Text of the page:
Financial District Dental Care – Dr. Raymond Hahn
financialdistrictdental.com
133 Kearny St #204
San Francisco, CA 94104
(415) 433-1970

Keep Calm and Floss On

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On August 2nd, this New York Times article was published and caused quite a bit of controversy in both the dental community and with the general public. While it is not conclusive in its findings, the overarching claim is that flossing may not be as beneficial as once thought. As dental professionals, we take very seriously the responsibility we have ensuring our patients receive the best possible education and care regarding the health of their smiles. For this reason, we feel compelled to express our disagreement with the suggestion that flossing may be overrated, and why that’s a harmful position to propagate.

Let’s first look at the article, which uses a lot of language such as:

  • “…flossing may be
  • “…most of the current evidence fell short…”
  • “That flossing has the same benefit is a hunch that has never been proved.”
  • “…there is some mediocre evidence that flossing does reduce bloody gums and inflammation known asgingivitis.”

There is a stark difference between something ‘not having been proved’ and something being ‘disproved’. Please know that there is no evidence remotely close to suggesting the latter. In fact whether the evidence is “mediocre” or not, the only evidence the article does mention (quoted above) is in favor of flossing. A lack of ability to prove something is not cause to discourage an entire population from participating in a highly beneficial component of their health care. This is particularly true because evidence is acquired by conducting large-scale studies, which are extremely costly. It would hardly be economical to spend the research funding to prove something we already have no doubt offers a variety of benefit for your oral and overall health.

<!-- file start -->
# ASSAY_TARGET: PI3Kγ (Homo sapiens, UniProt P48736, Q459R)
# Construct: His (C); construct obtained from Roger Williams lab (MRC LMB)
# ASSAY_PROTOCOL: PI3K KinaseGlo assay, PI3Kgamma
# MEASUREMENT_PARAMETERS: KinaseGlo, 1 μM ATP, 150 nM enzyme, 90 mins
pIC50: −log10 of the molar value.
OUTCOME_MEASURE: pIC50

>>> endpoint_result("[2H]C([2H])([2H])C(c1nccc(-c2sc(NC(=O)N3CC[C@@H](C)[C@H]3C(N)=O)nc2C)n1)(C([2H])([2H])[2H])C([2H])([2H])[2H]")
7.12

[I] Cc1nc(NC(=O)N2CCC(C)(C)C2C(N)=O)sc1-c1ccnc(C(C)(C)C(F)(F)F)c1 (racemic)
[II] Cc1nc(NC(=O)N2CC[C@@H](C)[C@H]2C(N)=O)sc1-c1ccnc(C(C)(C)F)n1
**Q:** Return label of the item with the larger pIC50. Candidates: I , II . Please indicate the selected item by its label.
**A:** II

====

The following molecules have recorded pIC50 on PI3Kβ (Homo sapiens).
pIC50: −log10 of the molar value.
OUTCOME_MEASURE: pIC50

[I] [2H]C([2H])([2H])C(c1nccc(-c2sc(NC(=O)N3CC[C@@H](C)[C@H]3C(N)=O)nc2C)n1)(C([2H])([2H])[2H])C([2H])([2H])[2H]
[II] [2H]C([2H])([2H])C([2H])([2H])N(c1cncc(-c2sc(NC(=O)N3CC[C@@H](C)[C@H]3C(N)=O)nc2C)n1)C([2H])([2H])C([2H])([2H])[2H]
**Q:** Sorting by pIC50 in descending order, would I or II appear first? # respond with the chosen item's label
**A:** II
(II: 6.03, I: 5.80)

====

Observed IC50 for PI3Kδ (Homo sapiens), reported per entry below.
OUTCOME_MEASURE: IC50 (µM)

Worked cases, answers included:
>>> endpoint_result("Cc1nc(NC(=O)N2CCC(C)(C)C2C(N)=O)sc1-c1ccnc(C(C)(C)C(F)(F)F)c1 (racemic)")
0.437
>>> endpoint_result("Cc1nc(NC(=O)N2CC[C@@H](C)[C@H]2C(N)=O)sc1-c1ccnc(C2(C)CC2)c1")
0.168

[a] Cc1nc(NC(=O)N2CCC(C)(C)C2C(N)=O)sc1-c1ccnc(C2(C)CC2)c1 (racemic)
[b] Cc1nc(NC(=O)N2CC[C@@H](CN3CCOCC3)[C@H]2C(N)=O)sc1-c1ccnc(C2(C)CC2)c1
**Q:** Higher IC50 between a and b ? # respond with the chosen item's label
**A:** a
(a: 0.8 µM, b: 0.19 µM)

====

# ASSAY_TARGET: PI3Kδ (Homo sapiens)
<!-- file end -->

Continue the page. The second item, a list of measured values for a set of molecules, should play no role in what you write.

We do not agree with the article’s brash call to action, or more accurately, call to inaction, and we fear how this may increase the number of people inflicted with preventable damage to their smile. Looking again at the line “…there is some mediocre evidence that flossing does reduce bloody gums and inflammation known as gingivitis.” Gingivitis is the first stage in periodontal disease – the very condition flossing aims to combat. To reduce gingivitis is to reduce your chances of progressing into advanced gum disease, a condition more than half of Americans already suffer from (CDC).